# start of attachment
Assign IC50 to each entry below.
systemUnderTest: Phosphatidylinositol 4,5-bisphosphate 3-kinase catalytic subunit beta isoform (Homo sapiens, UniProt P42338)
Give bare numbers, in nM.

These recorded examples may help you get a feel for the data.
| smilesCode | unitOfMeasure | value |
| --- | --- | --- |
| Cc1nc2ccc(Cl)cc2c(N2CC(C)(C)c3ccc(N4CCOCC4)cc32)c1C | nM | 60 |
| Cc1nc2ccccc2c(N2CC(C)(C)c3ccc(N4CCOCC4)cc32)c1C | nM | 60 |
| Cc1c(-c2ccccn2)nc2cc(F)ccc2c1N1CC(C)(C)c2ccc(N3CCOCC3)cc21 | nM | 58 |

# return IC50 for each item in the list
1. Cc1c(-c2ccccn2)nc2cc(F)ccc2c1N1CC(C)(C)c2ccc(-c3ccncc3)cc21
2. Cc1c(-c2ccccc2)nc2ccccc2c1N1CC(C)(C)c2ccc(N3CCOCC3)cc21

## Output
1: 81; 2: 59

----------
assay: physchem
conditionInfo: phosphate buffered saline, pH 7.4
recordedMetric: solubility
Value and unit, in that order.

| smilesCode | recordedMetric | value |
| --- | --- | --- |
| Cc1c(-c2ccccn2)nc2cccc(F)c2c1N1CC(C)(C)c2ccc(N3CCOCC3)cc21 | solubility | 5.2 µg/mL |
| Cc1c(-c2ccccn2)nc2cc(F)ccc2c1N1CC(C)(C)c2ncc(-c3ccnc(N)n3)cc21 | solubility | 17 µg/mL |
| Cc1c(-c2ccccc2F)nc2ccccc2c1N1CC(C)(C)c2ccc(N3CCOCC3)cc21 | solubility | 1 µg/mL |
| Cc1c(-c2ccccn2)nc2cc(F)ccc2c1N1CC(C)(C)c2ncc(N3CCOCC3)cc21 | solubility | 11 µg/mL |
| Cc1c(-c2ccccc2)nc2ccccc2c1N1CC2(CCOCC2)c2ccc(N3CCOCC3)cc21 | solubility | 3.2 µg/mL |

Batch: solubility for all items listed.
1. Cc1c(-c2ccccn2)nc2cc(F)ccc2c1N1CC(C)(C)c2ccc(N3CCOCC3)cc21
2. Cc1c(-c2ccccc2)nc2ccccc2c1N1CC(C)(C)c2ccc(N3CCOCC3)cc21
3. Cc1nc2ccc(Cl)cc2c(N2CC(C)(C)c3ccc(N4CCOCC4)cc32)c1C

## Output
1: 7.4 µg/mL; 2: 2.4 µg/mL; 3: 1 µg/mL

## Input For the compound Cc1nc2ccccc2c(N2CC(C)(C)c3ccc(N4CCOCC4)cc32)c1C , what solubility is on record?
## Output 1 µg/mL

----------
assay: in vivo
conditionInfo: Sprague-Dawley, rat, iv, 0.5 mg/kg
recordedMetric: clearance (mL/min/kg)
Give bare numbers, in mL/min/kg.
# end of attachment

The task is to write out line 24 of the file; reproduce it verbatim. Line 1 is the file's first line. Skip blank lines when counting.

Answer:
| Cc1c(-c2ccccc2F)nc2ccccc2c1N1CC(C)(C)c2ccc(N3CCOCC3)cc21 | solubility | 1 µg/mL |